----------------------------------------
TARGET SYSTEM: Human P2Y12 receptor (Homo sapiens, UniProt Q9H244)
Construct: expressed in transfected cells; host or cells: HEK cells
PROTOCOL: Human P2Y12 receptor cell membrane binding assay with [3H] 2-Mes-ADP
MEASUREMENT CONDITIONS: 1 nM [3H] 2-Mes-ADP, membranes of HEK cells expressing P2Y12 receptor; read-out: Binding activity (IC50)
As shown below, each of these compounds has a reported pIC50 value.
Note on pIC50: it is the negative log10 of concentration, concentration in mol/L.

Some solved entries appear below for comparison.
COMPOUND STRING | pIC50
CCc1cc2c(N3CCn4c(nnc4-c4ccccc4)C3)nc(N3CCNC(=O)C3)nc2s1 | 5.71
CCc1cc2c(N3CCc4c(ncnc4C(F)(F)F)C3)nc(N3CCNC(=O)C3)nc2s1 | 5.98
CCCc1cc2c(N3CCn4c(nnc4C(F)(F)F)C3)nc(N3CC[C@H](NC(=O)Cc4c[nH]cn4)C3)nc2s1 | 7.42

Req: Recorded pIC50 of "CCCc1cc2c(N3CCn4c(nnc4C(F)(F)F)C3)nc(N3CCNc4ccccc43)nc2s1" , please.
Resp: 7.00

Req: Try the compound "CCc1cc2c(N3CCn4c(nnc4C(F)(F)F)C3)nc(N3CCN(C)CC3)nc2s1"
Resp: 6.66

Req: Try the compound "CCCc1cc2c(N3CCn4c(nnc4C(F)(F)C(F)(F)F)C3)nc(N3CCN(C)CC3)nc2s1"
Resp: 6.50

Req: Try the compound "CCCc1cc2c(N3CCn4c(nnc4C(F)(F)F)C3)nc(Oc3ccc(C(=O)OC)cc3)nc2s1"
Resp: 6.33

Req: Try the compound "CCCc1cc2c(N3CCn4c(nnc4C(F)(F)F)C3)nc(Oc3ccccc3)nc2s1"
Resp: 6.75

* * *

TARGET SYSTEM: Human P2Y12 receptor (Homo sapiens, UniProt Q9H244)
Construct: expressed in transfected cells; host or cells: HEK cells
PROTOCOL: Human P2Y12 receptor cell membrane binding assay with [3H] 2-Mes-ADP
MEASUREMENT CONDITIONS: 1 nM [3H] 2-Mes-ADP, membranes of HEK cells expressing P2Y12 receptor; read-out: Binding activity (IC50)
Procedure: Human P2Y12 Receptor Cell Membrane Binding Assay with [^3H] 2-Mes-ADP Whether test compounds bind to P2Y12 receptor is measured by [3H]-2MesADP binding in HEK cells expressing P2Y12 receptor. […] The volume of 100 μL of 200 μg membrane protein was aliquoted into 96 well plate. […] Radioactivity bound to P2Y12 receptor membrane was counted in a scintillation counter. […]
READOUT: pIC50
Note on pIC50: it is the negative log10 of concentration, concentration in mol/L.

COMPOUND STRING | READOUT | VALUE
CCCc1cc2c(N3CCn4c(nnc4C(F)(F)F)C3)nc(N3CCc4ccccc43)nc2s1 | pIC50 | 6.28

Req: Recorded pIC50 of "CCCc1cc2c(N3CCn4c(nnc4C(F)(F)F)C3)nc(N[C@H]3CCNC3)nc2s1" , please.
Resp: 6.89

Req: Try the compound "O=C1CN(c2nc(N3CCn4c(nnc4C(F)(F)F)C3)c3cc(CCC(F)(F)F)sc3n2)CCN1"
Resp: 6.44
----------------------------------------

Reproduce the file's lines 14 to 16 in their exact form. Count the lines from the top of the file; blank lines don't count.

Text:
Req: Try the compound "CCc1cc2c(N3CCn4c(nnc4C(F)(F)F)C3)nc(N3CCN(C)CC3)nc2s1"
Resp: 6.66

Req: Try the compound "CCCc1cc2c(N3CCn4c(nnc4C(F)(F)C(F)(F)F)C3)nc(N3CCN(C)CC3)nc2s1"